Here we are in the land of the tropical storm and hurricane.
Now we have a new way (at least to me) of mounting a small dish.
I suppose we will have a new category to list in the Saffir-Simpson scale.
What do you think? Will it blow away in a Cat 1, 2, 3, 4 or 5?
At least I don't live close to this installation.
Here it is at http://tinyurl.com/lacusk
Very well engineered. Many people would have put the block with holes up
giving much more wind resistance. The job was well thought out taking
aerodynamics into consideration. Must be one of the Rocket Surgeons did
If at all possible, don't mount a satellite dish on the roof - put it where
you can reach it: on the deck railing, on a pole in a pot of concrete,
wherever. It's easier to fuss with, take inside, remove snow, re-aim, etc.
Putting antennas up high is a remnant from TV days. The difference between
25,000 miles from the ground and 24,999 miles, 5260 feet from the roof is
Just like the TV antenna, you put it high to "see" over terraine, buildings,
and trees between the antenna and the signal source. Sometimes you can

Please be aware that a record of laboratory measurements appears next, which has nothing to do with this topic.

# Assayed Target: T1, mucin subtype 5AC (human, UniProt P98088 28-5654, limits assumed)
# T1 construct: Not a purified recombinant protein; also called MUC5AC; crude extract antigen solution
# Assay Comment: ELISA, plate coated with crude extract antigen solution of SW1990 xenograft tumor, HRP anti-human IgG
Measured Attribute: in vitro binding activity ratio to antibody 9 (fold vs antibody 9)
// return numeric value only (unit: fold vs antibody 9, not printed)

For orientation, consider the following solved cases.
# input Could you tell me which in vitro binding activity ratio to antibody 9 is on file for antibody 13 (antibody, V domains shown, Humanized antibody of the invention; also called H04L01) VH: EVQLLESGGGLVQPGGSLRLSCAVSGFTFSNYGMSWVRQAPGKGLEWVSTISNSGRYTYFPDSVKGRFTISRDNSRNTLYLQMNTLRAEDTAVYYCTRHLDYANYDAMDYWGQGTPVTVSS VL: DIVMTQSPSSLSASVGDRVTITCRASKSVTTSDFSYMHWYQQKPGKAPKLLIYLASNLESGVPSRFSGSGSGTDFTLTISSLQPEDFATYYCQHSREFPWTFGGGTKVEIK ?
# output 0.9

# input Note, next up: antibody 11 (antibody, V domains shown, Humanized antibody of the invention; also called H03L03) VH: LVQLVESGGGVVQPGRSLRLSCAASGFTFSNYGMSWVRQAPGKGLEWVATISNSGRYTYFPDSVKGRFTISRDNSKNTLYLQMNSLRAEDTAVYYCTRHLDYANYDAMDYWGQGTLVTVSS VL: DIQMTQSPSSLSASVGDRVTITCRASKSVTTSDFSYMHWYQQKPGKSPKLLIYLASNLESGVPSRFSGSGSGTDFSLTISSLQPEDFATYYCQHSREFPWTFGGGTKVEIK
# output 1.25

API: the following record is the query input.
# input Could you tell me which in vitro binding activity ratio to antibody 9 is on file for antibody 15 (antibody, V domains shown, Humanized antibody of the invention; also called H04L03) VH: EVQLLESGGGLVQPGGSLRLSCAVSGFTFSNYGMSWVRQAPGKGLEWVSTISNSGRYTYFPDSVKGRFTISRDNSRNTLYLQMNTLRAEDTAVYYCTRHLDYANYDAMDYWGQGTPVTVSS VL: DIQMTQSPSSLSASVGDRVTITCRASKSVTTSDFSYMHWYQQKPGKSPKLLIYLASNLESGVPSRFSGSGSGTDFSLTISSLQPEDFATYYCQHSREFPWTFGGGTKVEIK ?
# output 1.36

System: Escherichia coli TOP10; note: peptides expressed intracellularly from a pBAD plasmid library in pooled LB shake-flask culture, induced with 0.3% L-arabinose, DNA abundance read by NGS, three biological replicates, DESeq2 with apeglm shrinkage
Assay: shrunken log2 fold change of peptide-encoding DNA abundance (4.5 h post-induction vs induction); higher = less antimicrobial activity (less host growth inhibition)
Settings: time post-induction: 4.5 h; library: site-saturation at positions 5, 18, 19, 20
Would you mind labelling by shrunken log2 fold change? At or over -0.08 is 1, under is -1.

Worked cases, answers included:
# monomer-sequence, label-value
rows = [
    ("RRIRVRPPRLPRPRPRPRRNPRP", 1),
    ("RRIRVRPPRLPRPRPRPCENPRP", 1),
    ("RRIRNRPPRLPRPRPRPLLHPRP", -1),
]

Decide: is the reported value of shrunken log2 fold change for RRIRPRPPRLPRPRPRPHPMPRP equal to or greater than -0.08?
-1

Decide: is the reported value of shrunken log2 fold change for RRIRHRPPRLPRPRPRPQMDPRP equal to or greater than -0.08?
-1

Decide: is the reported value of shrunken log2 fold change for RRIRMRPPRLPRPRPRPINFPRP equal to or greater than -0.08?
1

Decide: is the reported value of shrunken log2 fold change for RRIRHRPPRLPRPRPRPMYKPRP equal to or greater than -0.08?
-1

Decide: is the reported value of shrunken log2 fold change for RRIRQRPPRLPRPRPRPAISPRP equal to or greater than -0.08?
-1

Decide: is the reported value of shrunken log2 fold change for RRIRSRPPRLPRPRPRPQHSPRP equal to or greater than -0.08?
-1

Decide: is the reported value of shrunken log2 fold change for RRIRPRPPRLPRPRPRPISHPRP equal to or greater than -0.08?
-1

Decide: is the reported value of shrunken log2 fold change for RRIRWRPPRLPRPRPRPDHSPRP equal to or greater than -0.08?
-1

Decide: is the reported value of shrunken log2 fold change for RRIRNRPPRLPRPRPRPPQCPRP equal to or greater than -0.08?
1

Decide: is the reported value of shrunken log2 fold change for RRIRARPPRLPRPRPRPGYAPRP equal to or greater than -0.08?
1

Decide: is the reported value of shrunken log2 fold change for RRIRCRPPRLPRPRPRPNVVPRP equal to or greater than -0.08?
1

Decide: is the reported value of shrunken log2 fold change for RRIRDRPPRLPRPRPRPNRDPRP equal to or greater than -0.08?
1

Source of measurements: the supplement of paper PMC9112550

achieve that with something on a 6' pole in your yard and sometimes you need
it on your roof.
I notice the "yard mounts" in places where the disk "looks" across a public
road which means that trees are far enough away that they aren't a problem.
In a town house community I am familiar with, the "dish" folks put them at
the peak of the roofs. I suspect that among other things it keeps folks
from screwing with it.
You would lose some signal through the glass and if the outside of the glass
is dirty, you'd lose most of your signal. Putting the antenna in your house
would probably also cause you to lose a favorite chair, couch or table.
Maybe a bulb and shade could be added so that people would think it's a
Its pretty silly and dangerous to do that on a pitched roof but ultra
common on flat roofs. If you were to look at your average shopping
center it would have a bunch of dishes all held down by either blocks or
sand bags to avoid penetrations through the rubber or vinyl roofs.
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